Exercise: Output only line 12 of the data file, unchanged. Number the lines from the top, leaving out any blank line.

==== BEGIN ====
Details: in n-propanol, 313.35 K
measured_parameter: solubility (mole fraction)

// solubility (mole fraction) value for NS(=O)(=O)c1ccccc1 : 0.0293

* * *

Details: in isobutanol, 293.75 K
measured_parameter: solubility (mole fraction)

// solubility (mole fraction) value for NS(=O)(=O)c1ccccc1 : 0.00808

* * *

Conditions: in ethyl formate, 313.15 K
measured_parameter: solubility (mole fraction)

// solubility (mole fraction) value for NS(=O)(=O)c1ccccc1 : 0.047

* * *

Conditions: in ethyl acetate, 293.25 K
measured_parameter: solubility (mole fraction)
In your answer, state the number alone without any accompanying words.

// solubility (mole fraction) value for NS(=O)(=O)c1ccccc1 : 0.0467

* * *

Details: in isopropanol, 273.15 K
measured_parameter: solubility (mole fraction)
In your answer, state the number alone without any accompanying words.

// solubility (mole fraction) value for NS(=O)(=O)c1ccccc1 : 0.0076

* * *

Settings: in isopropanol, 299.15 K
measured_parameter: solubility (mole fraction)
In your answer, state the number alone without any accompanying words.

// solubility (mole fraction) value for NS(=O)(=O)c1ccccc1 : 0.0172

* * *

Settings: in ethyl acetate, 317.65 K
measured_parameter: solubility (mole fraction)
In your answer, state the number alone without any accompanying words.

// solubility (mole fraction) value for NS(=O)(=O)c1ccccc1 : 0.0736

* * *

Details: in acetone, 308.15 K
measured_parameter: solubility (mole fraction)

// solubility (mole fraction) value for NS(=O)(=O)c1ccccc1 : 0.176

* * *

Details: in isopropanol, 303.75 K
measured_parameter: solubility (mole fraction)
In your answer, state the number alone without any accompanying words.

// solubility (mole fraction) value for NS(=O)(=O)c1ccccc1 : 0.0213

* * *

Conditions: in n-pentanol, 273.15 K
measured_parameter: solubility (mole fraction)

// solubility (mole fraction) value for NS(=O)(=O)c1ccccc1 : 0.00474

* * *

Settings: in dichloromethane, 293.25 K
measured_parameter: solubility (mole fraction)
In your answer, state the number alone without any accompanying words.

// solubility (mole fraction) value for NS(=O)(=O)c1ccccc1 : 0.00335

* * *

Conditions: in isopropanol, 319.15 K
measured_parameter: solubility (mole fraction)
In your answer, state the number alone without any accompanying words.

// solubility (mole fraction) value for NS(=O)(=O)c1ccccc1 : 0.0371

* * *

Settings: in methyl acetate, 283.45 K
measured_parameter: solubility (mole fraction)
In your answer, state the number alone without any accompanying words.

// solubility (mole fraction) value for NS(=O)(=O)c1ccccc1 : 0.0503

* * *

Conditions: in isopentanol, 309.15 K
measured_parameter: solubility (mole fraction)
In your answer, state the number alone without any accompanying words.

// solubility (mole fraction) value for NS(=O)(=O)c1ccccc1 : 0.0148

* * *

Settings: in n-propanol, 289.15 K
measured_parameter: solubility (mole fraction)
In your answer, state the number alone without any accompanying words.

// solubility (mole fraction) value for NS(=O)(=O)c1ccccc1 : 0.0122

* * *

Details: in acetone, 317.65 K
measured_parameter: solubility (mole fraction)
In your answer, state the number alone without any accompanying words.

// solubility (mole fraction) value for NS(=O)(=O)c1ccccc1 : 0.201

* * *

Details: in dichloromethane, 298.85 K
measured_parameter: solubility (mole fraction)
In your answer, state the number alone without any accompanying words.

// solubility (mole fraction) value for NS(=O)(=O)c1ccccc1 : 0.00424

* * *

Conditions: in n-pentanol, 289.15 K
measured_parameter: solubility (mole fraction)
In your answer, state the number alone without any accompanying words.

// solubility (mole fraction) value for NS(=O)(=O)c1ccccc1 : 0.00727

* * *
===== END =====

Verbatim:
* * *